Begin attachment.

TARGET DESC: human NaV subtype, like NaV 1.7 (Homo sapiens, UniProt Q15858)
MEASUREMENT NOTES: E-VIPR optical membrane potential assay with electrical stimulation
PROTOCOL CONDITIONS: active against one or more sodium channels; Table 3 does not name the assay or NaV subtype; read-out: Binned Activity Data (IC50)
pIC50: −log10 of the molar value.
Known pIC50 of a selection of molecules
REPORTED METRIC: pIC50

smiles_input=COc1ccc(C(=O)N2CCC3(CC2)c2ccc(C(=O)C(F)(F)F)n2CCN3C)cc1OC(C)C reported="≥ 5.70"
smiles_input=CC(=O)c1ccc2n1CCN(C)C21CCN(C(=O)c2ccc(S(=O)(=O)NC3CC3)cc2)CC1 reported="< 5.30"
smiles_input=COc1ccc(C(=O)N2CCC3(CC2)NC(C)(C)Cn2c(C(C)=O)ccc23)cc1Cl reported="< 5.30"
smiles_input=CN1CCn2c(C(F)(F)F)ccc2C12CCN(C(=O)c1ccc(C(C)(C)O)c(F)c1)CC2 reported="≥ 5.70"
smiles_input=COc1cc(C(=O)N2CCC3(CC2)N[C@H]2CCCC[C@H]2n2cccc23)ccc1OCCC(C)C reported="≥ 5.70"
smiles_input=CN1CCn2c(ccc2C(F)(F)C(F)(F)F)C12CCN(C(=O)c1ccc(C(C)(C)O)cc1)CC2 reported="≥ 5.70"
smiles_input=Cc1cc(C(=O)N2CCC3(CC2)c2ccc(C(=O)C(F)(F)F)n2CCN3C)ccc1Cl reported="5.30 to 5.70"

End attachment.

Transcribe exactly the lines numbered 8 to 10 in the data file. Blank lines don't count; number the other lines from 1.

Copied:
smiles_input=CC(=O)c1ccc2n1CCN(C)C21CCN(C(=O)c2ccc(S(=O)(=O)NC3CC3)cc2)CC1 reported="< 5.30"
smiles_input=COc1ccc(C(=O)N2CCC3(CC2)NC(C)(C)Cn2c(C(C)=O)ccc23)cc1Cl reported="< 5.30"
smiles_input=CN1CCn2c(C(F)(F)F)ccc2C12CCN(C(=O)c1ccc(C(C)(C)O)c(F)c1)CC2 reported="≥ 5.70"